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Publication numberUS5494745 A
Publication typeGrant
Application numberUS 08/162,213
Publication dateFeb 27, 1996
Filing dateDec 6, 1993
Priority dateJul 31, 1992
Fee statusLapsed
Also published asCA2140028A1, CA2140028C, DE69326247D1, DE69326247T2, EP0652826A1, EP0652826A4, EP0652826B1, US5288548, WO1994003328A1
Publication number08162213, 162213, US 5494745 A, US 5494745A, US-A-5494745, US5494745 A, US5494745A
InventorsRudolph Vander Velden, Ralph J. Weber
Original AssigneeMobil Oil Corporation
Export CitationBiBTeX, EndNote, RefMan
External Links: USPTO, USPTO Assignment, Espacenet
Polyethylene or polypropylene film having on first side of film, a highly printable blend of acrylate copolymer and an interpolymer of alkyl acrylate, alkyl methacrylate and alkyl acrylic acid, reinforcement on other side of film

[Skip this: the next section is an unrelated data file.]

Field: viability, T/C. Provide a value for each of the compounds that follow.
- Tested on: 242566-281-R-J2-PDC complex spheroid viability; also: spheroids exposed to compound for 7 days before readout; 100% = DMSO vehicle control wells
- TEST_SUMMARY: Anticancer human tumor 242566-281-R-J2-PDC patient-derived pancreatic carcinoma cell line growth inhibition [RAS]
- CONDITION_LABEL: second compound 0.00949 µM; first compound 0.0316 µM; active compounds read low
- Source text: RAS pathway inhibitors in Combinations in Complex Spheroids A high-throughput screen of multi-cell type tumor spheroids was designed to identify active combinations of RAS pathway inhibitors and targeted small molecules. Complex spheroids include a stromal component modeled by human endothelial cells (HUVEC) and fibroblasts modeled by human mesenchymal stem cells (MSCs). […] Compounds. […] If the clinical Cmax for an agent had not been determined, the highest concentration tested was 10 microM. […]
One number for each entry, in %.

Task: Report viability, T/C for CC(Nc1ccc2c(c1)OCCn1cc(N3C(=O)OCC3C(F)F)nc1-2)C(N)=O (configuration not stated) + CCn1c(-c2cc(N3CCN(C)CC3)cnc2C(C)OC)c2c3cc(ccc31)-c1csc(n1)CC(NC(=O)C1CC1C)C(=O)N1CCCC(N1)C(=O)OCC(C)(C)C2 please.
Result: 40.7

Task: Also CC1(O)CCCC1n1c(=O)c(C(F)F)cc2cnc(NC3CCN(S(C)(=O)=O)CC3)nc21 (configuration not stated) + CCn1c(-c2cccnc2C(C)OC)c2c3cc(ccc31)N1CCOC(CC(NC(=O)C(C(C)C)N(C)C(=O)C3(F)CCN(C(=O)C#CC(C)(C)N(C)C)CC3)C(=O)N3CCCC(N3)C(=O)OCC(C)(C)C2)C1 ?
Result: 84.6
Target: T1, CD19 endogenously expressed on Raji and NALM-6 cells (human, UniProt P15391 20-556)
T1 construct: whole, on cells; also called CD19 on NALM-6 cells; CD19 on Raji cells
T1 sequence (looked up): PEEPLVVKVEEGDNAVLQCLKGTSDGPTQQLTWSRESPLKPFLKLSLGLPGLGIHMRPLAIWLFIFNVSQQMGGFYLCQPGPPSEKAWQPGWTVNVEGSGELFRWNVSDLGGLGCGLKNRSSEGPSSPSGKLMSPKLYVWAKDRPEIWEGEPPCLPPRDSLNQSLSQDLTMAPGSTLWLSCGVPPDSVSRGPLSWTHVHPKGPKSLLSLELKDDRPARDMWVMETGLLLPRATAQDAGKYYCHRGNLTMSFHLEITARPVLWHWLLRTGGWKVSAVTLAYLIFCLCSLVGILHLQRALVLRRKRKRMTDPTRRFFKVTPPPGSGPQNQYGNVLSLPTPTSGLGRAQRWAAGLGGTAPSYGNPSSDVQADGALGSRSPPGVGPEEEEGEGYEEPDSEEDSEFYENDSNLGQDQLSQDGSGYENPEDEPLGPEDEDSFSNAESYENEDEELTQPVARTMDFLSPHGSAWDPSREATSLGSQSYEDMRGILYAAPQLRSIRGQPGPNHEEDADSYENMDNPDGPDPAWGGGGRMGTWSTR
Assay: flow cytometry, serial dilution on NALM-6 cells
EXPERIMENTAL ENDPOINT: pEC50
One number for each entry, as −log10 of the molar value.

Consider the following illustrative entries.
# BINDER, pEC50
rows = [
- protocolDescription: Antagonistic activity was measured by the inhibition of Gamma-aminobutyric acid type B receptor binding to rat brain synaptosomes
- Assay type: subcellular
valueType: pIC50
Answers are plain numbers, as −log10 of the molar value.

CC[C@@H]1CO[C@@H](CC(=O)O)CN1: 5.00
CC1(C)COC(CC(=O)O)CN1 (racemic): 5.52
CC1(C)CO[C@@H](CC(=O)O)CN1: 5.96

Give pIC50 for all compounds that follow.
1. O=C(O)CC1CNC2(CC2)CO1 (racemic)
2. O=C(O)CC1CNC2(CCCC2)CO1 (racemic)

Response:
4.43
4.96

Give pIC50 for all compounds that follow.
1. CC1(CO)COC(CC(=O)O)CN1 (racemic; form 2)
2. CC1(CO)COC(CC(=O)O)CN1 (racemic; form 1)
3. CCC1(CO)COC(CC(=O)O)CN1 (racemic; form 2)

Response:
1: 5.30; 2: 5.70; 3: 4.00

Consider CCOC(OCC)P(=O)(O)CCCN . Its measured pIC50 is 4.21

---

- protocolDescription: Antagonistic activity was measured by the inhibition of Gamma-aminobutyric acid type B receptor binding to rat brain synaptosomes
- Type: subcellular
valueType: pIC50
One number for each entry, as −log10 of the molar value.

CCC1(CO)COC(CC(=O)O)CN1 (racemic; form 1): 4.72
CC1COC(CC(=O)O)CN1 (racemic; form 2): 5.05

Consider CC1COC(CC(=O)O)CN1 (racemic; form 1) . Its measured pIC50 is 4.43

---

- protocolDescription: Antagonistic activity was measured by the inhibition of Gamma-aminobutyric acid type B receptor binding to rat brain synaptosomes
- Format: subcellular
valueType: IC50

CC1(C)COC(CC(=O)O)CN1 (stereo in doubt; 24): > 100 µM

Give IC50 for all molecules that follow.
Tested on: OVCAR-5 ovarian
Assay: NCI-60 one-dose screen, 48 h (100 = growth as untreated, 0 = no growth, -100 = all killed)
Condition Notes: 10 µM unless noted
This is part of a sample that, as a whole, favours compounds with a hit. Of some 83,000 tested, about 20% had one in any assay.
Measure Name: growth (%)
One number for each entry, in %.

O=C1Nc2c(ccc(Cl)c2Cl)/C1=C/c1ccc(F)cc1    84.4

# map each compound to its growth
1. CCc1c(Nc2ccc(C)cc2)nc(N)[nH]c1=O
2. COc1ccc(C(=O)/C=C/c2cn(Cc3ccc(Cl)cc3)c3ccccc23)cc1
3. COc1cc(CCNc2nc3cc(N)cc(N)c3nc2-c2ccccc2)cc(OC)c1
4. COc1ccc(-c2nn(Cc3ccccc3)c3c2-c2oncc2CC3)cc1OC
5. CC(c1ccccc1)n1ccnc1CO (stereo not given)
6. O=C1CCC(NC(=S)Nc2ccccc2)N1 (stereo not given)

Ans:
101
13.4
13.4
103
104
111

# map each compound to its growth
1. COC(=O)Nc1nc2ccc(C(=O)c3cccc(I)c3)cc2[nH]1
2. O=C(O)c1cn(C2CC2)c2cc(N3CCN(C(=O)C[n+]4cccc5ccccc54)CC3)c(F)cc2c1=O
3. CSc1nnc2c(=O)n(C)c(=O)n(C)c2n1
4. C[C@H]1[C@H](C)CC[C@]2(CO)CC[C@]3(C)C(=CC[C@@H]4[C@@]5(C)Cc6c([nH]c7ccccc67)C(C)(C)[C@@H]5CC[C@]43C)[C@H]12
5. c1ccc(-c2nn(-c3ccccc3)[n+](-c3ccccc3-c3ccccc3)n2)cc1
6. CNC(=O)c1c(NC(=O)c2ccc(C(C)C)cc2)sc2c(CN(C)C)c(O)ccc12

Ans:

US 5494745 A
Abstract
A multilayer laminated structure comprising an olefin film, preferably a polypropylene film having on a first side, of the olefin film, a highly printable blend of (A) alkylene acrylate copolymer and (B) an interpolymer of an alkyl acrylate, an alkyl methacrylate and an alkyl acrylate acid and a woven or nonwoven reinforcement laminated to a second side of the olefin film. The laminated structure is suitable for envelope stock, packaging film and label stock.
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Claims(21)
What is claimed is:
1. A multilayer film comprising:
(1) a base structure comprising an olefin polymer film;